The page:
A high-quality history education will help pupils gain a coherent knowledge and understanding of Britain’s past and that of the wider world. It should inspire pupils’ curiosity to know more about the past. Pupils work towards asking perceptive questions, thinking critically, weighing up evidence, sifting arguments, and develop perspective and judgement. History helps pupils to understand the complexity of people’s lives, the process of change, the diversity of societies and relationships between different groups, as well as their own identity and the challenges of their time.

Key stage 3 overview

By the end of Key Stage 3 students will have considered how the past influences the present, what past societies were like, how these societies organised their politics, and the beliefs and cultures that influenced people's actions. As they do this, students develop a chronological framework for their knowledge of significant events and people. This will help them understand more about themselves as individuals and members of society. What they learn can influence their decisions about personal choices, attitudes and values.

Students are given the opportunity to see the diversity of human experience at local, national and international level. Units of work focus on British economic, social and political history from the Middle Ages to the Twentieth Century. They also study units of work on world history such as the Roman Empire and Black peoples of the Americas.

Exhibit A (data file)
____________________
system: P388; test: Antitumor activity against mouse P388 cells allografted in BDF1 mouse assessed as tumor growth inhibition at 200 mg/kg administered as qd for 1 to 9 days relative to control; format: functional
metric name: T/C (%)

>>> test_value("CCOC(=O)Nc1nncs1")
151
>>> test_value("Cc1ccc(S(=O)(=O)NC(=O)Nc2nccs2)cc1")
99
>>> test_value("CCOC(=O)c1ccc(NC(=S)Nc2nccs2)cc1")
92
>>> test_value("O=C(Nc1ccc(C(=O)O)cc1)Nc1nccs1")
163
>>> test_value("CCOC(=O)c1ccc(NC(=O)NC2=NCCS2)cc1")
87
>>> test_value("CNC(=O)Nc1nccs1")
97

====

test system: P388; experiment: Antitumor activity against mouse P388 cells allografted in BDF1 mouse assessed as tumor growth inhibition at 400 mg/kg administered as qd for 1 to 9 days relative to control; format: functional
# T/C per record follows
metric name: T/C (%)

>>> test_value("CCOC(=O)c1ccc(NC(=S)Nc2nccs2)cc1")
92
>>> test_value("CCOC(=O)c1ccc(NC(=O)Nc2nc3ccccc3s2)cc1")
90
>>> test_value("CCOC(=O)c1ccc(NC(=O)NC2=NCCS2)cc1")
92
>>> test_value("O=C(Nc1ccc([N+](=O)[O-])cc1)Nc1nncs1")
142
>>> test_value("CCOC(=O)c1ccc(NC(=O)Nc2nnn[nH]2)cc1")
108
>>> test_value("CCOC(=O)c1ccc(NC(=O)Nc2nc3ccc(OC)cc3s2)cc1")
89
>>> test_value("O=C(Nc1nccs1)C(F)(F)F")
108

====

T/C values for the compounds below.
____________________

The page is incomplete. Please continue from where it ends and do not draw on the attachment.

Students reach their own conclusions about past events, people and places. They do this by using a variety of evidence based skills that are prized in adult life such as research, analysis, evaluation and arguing for their point of view. Students develop their ability to listen and respond to a range of history stimuli and learn to discern their own work by reflecting on success criteria and by setting themselves realistic yet challenging targets.

Key stage 4 overview

The skills developed in Key Stage 3 are further for by pupils who follow the two year AQA GCSE History Specification B course. They are expected to recall, select, organise and communicate a range of historical knowledge. Students evaluate and use critically a wide range of historical sources of information to investigate historical questions, problems or interpretations. They reach reasoned and substantiated conclusions about past events, people and places.